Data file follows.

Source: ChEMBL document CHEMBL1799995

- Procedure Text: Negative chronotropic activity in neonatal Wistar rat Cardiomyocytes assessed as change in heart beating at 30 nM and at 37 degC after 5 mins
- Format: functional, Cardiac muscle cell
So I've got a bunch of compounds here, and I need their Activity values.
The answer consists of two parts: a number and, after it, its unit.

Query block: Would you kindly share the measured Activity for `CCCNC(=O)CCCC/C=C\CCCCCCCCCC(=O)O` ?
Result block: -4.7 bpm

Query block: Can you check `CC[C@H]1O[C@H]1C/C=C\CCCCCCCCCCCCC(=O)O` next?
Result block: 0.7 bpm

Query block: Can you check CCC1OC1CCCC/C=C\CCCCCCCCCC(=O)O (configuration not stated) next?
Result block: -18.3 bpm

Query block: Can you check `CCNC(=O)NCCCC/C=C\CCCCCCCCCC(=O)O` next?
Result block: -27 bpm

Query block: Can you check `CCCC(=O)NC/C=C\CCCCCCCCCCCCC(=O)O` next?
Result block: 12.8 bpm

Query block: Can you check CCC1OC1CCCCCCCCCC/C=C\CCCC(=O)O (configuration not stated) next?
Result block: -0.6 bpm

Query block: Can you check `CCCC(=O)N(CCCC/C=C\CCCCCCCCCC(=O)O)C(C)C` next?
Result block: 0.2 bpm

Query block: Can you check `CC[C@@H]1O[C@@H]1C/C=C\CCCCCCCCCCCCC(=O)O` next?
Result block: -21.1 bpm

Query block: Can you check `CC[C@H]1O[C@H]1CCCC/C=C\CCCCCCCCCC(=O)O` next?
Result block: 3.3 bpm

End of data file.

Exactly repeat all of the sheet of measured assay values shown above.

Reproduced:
Source: ChEMBL document CHEMBL1799995

- Procedure Text: Negative chronotropic activity in neonatal Wistar rat Cardiomyocytes assessed as change in heart beating at 30 nM and at 37 degC after 5 mins
- Format: functional, Cardiac muscle cell
So I've got a bunch of compounds here, and I need their Activity values.
The answer consists of two parts: a number and, after it, its unit.

Query block: Would you kindly share the measured Activity for `CCCNC(=O)CCCC/C=C\CCCCCCCCCC(=O)O` ?
Result block: -4.7 bpm

Query block: Can you check `CC[C@H]1O[C@H]1C/C=C\CCCCCCCCCCCCC(=O)O` next?
Result block: 0.7 bpm

Query block: Can you check CCC1OC1CCCC/C=C\CCCCCCCCCC(=O)O (configuration not stated) next?
Result block: -18.3 bpm

Query block: Can you check `CCNC(=O)NCCCC/C=C\CCCCCCCCCC(=O)O` next?
Result block: -27 bpm

Query block: Can you check `CCCC(=O)NC/C=C\CCCCCCCCCCCCC(=O)O` next?
Result block: 12.8 bpm

Query block: Can you check CCC1OC1CCCCCCCCCC/C=C\CCCC(=O)O (configuration not stated) next?
Result block: -0.6 bpm

Query block: Can you check `CCCC(=O)N(CCCC/C=C\CCCCCCCCCC(=O)O)C(C)C` next?
Result block: 0.2 bpm

Query block: Can you check `CC[C@@H]1O[C@@H]1C/C=C\CCCCCCCCCCCCC(=O)O` next?
Result block: -21.1 bpm

Query block: Can you check `CC[C@H]1O[C@H]1CCCC/C=C\CCCCCCCCCC(=O)O` next?
Result block: 3.3 bpm